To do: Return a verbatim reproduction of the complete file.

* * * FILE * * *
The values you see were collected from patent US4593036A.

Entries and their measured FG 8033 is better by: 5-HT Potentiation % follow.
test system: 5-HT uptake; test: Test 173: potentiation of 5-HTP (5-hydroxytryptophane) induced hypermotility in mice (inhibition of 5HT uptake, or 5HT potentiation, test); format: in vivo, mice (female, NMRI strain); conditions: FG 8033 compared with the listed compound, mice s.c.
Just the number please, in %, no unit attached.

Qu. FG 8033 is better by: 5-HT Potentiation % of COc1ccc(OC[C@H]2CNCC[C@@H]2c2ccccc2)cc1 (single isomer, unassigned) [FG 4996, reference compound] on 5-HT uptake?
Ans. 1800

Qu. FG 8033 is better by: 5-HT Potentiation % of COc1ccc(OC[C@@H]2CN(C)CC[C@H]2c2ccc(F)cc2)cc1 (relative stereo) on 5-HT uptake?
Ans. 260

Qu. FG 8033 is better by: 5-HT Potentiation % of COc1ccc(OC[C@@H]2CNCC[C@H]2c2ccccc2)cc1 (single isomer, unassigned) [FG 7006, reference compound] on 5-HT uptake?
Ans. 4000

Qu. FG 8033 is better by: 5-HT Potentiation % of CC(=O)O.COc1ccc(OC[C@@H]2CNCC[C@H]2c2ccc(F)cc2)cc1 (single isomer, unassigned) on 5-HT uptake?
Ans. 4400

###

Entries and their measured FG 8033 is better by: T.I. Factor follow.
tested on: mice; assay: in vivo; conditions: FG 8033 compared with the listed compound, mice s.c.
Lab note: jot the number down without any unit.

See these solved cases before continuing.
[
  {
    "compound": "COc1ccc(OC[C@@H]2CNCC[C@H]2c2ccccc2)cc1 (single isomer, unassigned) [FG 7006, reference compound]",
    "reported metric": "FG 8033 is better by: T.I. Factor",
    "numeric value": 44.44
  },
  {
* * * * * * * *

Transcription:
The values you see were collected from patent US4593036A.

Entries and their measured FG 8033 is better by: 5-HT Potentiation % follow.
test system: 5-HT uptake; test: Test 173: potentiation of 5-HTP (5-hydroxytryptophane) induced hypermotility in mice (inhibition of 5HT uptake, or 5HT potentiation, test); format: in vivo, mice (female, NMRI strain); conditions: FG 8033 compared with the listed compound, mice s.c.
Just the number please, in %, no unit attached.

Qu. FG 8033 is better by: 5-HT Potentiation % of COc1ccc(OC[C@H]2CNCC[C@@H]2c2ccccc2)cc1 (single isomer, unassigned) [FG 4996, reference compound] on 5-HT uptake?
Ans. 1800

Qu. FG 8033 is better by: 5-HT Potentiation % of COc1ccc(OC[C@@H]2CN(C)CC[C@H]2c2ccc(F)cc2)cc1 (relative stereo) on 5-HT uptake?
Ans. 260

Qu. FG 8033 is better by: 5-HT Potentiation % of COc1ccc(OC[C@@H]2CNCC[C@H]2c2ccccc2)cc1 (single isomer, unassigned) [FG 7006, reference compound] on 5-HT uptake?
Ans. 4000

Qu. FG 8033 is better by: 5-HT Potentiation % of CC(=O)O.COc1ccc(OC[C@@H]2CNCC[C@H]2c2ccc(F)cc2)cc1 (single isomer, unassigned) on 5-HT uptake?
Ans. 4400

###

Entries and their measured FG 8033 is better by: T.I. Factor follow.
tested on: mice; assay: in vivo; conditions: FG 8033 compared with the listed compound, mice s.c.
Lab note: jot the number down without any unit.

See these solved cases before continuing.
[
  {
    "compound": "COc1ccc(OC[C@@H]2CNCC[C@H]2c2ccccc2)cc1 (single isomer, unassigned) [FG 7006, reference compound]",
    "reported metric": "FG 8033 is better by: T.I. Factor",
    "numeric value": 44.44
  },
  {